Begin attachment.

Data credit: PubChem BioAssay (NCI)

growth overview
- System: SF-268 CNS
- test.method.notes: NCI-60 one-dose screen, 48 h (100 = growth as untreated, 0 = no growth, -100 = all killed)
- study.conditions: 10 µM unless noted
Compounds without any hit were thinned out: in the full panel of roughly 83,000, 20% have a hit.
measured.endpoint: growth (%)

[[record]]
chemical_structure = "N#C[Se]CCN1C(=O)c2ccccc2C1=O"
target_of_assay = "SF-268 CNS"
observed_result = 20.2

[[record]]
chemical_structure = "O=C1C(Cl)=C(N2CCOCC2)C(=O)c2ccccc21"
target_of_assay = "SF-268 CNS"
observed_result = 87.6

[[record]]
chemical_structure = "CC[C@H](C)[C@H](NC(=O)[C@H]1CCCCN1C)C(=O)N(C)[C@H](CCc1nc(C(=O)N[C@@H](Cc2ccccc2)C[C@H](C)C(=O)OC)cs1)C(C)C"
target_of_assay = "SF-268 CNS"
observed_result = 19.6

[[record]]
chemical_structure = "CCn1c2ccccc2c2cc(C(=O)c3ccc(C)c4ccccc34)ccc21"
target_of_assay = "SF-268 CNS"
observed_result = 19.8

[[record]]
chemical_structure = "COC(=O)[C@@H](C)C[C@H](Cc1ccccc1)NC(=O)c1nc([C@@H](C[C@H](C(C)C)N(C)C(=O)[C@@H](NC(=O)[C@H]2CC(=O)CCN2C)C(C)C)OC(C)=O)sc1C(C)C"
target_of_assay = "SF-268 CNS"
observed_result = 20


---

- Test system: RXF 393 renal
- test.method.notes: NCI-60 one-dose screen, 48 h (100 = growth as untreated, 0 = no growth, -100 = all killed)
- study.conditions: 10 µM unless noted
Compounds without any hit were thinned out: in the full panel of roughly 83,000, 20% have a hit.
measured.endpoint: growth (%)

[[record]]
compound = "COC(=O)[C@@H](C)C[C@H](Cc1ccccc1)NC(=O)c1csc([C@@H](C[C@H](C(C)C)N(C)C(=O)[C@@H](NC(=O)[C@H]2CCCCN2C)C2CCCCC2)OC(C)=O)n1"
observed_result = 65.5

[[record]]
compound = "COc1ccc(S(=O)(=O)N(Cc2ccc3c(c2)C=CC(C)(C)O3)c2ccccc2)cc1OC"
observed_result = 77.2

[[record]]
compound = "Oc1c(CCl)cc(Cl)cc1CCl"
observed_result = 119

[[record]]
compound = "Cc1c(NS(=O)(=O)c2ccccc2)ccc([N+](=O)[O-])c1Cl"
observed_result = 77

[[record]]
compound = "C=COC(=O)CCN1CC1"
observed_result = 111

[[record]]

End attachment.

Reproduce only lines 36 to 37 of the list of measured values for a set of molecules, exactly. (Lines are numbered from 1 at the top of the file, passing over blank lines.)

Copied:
observed_result = 65.5

[[record]]